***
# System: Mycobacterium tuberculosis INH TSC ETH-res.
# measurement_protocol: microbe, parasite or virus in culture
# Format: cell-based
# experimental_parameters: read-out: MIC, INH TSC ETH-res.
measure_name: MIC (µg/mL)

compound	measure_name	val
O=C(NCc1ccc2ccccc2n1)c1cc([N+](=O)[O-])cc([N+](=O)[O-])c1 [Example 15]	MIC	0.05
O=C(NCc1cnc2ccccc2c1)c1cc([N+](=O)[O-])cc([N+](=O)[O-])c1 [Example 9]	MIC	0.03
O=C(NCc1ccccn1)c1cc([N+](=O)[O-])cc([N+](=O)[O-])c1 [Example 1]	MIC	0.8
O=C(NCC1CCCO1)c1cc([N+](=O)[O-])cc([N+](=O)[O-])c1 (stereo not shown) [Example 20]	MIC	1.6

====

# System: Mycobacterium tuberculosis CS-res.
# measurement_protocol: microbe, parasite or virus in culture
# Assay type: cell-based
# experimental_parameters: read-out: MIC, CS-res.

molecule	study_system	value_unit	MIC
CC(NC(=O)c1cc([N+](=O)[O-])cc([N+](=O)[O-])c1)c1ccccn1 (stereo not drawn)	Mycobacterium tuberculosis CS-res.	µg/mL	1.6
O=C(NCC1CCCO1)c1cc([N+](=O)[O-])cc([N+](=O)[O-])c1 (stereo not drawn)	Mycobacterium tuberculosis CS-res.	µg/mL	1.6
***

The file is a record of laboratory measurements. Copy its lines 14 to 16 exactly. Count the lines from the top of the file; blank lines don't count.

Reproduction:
# Assay type: cell-based
# experimental_parameters: read-out: MIC, CS-res.

molecule	study_system	value_unit	MIC